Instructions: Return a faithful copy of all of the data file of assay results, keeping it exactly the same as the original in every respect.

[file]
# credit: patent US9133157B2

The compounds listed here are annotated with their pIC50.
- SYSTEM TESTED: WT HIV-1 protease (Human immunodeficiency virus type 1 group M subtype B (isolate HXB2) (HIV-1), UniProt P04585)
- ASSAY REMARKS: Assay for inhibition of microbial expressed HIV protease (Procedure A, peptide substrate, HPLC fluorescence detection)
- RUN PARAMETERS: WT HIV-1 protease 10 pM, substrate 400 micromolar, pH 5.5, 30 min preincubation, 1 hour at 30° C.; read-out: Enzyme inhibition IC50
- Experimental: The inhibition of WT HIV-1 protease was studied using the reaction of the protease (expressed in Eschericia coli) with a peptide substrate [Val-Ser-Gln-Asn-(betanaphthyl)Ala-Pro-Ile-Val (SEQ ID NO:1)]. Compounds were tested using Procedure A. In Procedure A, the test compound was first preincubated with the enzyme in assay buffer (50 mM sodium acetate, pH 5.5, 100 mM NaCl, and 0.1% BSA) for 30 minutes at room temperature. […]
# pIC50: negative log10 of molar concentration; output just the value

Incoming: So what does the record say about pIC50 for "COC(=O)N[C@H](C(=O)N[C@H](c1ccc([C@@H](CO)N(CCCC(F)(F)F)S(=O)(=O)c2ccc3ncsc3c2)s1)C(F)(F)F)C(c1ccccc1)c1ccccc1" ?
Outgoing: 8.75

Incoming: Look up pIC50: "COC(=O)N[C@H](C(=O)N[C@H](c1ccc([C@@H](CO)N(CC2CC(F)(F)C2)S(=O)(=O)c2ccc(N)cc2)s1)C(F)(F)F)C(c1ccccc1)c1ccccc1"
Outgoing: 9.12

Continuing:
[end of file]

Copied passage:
# credit: patent US9133157B2

The compounds listed here are annotated with their pIC50.
- SYSTEM TESTED: WT HIV-1 protease (Human immunodeficiency virus type 1 group M subtype B (isolate HXB2) (HIV-1), UniProt P04585)
- ASSAY REMARKS: Assay for inhibition of microbial expressed HIV protease (Procedure A, peptide substrate, HPLC fluorescence detection)
- RUN PARAMETERS: WT HIV-1 protease 10 pM, substrate 400 micromolar, pH 5.5, 30 min preincubation, 1 hour at 30° C.; read-out: Enzyme inhibition IC50
- Experimental: The inhibition of WT HIV-1 protease was studied using the reaction of the protease (expressed in Eschericia coli) with a peptide substrate [Val-Ser-Gln-Asn-(betanaphthyl)Ala-Pro-Ile-Val (SEQ ID NO:1)]. Compounds were tested using Procedure A. In Procedure A, the test compound was first preincubated with the enzyme in assay buffer (50 mM sodium acetate, pH 5.5, 100 mM NaCl, and 0.1% BSA) for 30 minutes at room temperature. […]
# pIC50: negative log10 of molar concentration; output just the value

Incoming: So what does the record say about pIC50 for "COC(=O)N[C@H](C(=O)N[C@H](c1ccc([C@@H](CO)N(CCCC(F)(F)F)S(=O)(=O)c2ccc3ncsc3c2)s1)C(F)(F)F)C(c1ccccc1)c1ccccc1" ?
Outgoing: 8.75

Incoming: Look up pIC50: "COC(=O)N[C@H](C(=O)N[C@H](c1ccc([C@@H](CO)N(CC2CC(F)(F)C2)S(=O)(=O)c2ccc(N)cc2)s1)C(F)(F)F)C(c1ccccc1)c1ccccc1"
Outgoing: 9.12

Continuing: